Genre: fantasy (unclassifiable – semi historical, semi urban)
Pairings: m/m (but one is a fairy), nods to f/f in-world and a decent dance scene
Queer Representation: disability, gender fluidity, trans issues, pansexuality, aromantic, asexual
Rating: 4.5 stars
Another book from the #DVsquad and #DVpit! Woohoo! I’m delighted that I got a chance to review an ARC. As with CITY OF BRASS, this was an enchanting fantasy with a deep connection to its time period.
Daisy is a Modern Girl in a sort of post-apocalyptic version of the Roaring Twenties, where faeries and ogres and magic all exist. Not a magician herself, Daisy has inherited some trinkets from her grandmother that are imbued with magic–not enough to cause trouble, but enough to keep soot off her clothes and hide her personage when needed. She takes a job as a clerical worker at an (unbeknownst to her) magical mana factory (all very underground, you see, because in this Prohibition, it’s magic juice that’s outlawed) and looks forward to a very average life. But working for a magical speakeasy is anything but safe, and Daisy soon finds herself the target of a hit, as well as in charge of an exiled faerie her boss may have accidentally freed. Good thing Grandma’s blood magic trinkets are still around!
The strong sense of setting was my favorite part of this book. Every image evokes a sense of yearning at an era those from the USA often romanticize, but it is if we are viewing this history through a distorted lens. There are speakeasies, but they deal in magic mana. There are hit people, but they have cannons that block magical ability. There are all the same horrible social stratifications, but here they revolve around magic users, both human and other.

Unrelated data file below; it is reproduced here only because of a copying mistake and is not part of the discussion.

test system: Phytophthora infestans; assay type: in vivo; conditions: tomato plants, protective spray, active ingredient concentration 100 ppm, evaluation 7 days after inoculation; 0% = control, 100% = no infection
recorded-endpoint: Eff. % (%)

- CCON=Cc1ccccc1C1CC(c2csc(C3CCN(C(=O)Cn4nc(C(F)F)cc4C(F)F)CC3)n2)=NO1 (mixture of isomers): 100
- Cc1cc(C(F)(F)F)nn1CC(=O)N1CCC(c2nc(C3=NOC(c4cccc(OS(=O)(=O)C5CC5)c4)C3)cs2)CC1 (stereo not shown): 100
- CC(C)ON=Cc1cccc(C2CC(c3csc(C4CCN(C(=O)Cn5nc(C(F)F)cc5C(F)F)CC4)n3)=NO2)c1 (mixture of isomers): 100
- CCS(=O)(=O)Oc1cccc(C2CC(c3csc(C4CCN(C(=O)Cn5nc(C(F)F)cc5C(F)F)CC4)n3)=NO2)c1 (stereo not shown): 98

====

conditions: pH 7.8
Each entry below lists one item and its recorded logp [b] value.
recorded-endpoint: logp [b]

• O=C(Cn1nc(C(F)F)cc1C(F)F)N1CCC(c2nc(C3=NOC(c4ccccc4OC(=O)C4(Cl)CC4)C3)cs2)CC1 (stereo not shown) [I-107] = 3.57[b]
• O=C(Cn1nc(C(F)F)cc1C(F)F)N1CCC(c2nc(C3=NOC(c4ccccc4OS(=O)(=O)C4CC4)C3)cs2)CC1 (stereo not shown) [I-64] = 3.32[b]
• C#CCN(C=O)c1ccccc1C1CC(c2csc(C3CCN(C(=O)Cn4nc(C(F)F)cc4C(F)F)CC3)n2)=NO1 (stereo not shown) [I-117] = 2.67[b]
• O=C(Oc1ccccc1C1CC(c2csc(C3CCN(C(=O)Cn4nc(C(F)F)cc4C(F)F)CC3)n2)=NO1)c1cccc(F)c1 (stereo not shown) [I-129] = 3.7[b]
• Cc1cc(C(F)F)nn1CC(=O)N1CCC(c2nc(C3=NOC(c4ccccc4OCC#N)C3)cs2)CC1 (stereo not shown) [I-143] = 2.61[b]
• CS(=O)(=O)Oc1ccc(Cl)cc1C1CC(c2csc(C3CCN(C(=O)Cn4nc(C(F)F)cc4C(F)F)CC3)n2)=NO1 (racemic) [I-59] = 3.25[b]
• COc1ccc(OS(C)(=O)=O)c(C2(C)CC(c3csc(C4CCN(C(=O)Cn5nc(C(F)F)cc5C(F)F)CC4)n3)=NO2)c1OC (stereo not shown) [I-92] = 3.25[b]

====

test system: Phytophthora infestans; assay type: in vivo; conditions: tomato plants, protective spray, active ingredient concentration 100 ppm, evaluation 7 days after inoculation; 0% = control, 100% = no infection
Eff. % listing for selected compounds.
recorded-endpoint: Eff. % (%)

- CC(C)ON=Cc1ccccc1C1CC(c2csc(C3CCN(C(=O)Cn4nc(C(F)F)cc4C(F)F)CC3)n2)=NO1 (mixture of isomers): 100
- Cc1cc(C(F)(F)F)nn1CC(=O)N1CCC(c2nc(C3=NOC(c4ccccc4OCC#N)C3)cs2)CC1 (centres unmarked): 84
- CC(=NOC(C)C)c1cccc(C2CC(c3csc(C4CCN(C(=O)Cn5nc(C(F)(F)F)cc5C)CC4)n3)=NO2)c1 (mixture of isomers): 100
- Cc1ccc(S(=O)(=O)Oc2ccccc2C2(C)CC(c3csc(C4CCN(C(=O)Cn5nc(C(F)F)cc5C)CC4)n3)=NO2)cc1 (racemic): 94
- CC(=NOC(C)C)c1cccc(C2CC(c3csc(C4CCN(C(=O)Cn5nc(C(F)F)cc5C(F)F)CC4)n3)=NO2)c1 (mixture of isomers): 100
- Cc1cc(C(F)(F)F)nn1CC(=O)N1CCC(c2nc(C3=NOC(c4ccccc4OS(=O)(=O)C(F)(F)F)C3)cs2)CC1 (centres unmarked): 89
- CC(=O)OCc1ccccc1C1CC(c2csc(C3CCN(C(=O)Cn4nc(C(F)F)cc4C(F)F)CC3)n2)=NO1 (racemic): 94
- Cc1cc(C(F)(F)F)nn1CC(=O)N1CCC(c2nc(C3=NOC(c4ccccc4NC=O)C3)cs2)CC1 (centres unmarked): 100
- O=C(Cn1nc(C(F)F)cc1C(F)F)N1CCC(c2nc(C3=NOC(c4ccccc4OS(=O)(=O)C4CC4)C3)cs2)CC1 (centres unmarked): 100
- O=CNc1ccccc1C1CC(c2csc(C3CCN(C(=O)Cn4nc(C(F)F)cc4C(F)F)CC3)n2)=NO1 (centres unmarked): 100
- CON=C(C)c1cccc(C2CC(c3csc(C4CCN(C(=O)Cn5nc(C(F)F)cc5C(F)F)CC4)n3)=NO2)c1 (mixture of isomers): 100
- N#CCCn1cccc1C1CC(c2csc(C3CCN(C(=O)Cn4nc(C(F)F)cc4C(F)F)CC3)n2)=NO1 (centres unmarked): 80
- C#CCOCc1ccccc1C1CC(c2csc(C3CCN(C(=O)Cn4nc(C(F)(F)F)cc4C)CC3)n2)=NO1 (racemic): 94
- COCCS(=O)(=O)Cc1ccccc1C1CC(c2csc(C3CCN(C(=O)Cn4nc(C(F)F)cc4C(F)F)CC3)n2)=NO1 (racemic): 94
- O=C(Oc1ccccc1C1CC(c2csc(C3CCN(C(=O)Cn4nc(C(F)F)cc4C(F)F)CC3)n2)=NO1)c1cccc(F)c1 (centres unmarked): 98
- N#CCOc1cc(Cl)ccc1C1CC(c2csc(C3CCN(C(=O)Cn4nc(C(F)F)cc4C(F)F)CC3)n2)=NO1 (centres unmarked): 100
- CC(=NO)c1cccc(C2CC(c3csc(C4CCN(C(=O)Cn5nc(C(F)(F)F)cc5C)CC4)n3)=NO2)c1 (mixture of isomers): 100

The plot is a bit slow to get started, which is the only real negative of this book. At first I assumed the story arc would involve something with the underground mana business, but about halfway through the book it becomes clear that cleanup of the boss’ mess (releasing the faerie) is the primary arc. With the strength of the characters (which the author carries well) and the setting, I think the narrative could have handled something heavier than ‘return faerie to his dimension’ plot, but I was not unhappy with it. I think I just wanted more, and was upset to so quickly leave this world.
The writing was strong and even, and Daisy’s voice was easy to connect with. Her desires and goals resonated quickly with me, and I also appreciated the unique voices of the secondary cast. There was a great deal of queer diversity in the book as well, spanning gender fluidity, pansexuality, ace and aro characters, etc.
MOONSHINE is a quirky, often surprising take on the Prohibition Era of the USA, drenched in fresh fantasy elements and strong characterization. It deserves a place on every fantasy-lover’s bookshelf, and is a strong addition to the #DVsquad archive.